home infusion therapy


Also found in: Acronyms.

home infusion therapy

The IV administration of therapeutics–analgesics, antibiotics, chemotherapy, parenteral nutrition–outside of a formal healthcare environment. See Hyperalimentation, Patient-controlled analgesics, TPN.
References in periodicals archive ?
Grand View said that the rising significance of cost-containment in home infusion in comparison with in-patient settings is a high-impact rendering driver of the home infusion therapy market.
The extent of Medicare FFS coverage of home infusion therapy depends on whether the beneficiary is homebound, as well as other factors related to the beneficiary's condition and treatment needs.
Contributors introduce the concepts and practices of home infusion therapy and home nutrition support, then describe preparing the patient for discharge on home nutrition support (including conducting screening and assessment), ensuring access for and providing enteral nutrition at home for adults and children, ensuring vascular access in adult or pediatric parental nutrition patients, nursing, performing specialized support (including that for hyperemesis gravidarum and oral diets), and arranging for reimbursement for home nutrition support.
Offering a comprehensive range of home respiratory medications and therapy, home infusion therapy & home medical equipment services, Apria Healthcare is America's leading provider of home healthcare products and services.
After working for years in the home infusion therapy industry, Julia Robinson realized northeast Arkansas wasn't being properly served.
Health Quest also developed a 22,000 bed institutional pharmacy, a contract rehabilitation therapy company and a home infusion therapy business.
To better define the epidemiology of BSIs in the home-care setting, in 1995 the Hospital Infections Program conducted a prospective multicenter study of home infusion therapy patients.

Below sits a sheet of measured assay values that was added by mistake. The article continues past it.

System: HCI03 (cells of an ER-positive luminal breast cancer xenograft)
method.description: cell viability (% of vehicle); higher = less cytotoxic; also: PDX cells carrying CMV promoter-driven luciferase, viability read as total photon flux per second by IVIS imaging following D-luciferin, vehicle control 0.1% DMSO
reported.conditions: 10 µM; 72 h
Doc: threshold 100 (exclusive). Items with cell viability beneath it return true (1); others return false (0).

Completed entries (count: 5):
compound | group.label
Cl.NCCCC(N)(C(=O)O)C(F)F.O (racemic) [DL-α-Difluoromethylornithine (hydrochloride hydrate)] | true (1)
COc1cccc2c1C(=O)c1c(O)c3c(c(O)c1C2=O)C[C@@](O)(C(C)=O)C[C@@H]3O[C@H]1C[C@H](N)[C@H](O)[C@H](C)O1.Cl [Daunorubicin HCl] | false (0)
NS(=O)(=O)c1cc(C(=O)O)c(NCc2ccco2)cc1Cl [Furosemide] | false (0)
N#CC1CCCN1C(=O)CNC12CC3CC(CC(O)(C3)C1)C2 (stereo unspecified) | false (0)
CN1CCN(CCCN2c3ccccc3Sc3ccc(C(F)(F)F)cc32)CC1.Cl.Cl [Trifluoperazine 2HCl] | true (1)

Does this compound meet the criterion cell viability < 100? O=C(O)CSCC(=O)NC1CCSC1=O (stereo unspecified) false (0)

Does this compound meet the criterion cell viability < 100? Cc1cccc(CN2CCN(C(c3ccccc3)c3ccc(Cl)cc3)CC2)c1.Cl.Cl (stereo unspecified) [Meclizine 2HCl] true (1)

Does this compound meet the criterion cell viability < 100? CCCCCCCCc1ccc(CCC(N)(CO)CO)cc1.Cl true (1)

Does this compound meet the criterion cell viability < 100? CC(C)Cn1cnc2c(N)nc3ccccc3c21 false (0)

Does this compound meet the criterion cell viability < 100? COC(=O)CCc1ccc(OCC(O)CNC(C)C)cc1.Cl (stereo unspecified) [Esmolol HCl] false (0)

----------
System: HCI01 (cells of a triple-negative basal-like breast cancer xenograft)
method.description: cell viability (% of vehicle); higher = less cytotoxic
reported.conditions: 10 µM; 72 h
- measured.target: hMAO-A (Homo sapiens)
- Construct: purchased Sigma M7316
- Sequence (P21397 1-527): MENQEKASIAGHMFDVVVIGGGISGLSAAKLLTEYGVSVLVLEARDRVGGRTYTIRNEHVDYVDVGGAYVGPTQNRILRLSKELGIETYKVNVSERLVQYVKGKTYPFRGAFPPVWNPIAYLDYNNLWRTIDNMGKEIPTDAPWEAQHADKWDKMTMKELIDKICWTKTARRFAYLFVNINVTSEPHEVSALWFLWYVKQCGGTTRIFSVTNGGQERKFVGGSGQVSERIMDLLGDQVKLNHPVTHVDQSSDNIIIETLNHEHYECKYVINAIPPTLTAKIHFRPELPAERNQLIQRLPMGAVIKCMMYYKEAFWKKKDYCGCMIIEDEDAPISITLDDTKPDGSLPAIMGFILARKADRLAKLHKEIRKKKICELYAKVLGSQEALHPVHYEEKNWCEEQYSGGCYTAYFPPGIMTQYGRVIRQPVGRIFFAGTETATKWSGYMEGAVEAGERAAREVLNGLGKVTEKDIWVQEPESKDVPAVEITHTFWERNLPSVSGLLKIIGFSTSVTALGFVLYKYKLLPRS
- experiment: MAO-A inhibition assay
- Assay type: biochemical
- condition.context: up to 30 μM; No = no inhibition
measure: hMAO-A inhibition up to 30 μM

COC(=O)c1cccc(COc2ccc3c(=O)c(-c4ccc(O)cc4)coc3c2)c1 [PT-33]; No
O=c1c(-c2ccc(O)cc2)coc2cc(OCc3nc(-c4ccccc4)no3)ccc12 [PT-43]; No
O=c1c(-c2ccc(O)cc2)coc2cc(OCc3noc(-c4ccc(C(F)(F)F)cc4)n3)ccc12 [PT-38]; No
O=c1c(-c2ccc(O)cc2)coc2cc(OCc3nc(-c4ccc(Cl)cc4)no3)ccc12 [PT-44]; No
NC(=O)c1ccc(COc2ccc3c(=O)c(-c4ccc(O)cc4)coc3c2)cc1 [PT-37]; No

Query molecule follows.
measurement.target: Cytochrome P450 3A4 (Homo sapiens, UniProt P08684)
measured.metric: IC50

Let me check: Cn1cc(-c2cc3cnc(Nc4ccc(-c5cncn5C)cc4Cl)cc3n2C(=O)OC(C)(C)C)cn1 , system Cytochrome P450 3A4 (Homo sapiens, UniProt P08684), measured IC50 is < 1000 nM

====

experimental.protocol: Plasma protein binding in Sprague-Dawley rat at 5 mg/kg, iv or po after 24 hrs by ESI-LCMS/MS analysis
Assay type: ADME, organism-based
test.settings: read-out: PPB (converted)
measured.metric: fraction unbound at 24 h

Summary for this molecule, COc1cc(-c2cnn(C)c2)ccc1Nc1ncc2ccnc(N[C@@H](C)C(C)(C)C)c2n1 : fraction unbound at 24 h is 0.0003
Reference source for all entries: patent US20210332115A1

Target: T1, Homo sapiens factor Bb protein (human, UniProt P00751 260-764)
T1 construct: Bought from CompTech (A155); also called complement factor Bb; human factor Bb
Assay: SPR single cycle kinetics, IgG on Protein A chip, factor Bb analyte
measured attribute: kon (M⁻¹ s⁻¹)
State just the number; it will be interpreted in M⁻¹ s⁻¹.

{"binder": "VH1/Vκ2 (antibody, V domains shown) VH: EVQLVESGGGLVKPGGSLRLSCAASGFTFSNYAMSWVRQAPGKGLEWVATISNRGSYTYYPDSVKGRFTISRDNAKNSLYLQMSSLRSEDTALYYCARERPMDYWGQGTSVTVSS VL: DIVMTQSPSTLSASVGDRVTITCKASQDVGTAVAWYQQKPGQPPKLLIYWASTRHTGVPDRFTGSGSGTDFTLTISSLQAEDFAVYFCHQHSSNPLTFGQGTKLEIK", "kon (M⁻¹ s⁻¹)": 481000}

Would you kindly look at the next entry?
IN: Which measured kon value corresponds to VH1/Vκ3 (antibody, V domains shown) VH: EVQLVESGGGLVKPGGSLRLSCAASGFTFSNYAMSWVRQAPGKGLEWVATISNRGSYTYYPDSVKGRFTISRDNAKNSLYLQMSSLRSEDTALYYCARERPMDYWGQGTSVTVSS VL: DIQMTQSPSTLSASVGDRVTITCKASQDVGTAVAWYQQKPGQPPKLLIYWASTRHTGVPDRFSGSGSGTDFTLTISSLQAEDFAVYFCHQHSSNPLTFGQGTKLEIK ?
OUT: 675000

An improvement in quality and availability of home care medical technology, particularly in the area of home infusion therapy has accompanied the recent trends in home health care growth.
Home infusion therapy is a convenient and cost-effective alternative to treatment of hemophilia in the health-care setting (5).
Hospitals and physicians may choose to collaborate for joint marketing purposes--for instance a group of oncologists and a hospital both may benefit from a cancer center located at the hospital, or a group of infectious disease specialists and a hospital may both benefit from a home infusion therapy program that the hospital owns or that they own together--but, regardless of how cooperative they may be, in all likelihood the physicians work within one corporate entity, a group practice, and the hospital managers work within another corporate entity, the hospital, and each entity sends separate bills for separate services, defined by facility fees and professional fees, to the patients (or their insurers) that they treat together.
Home infusion therapy, the delivery of fluid to the body by an IV line, is a widely noted advance in technology.

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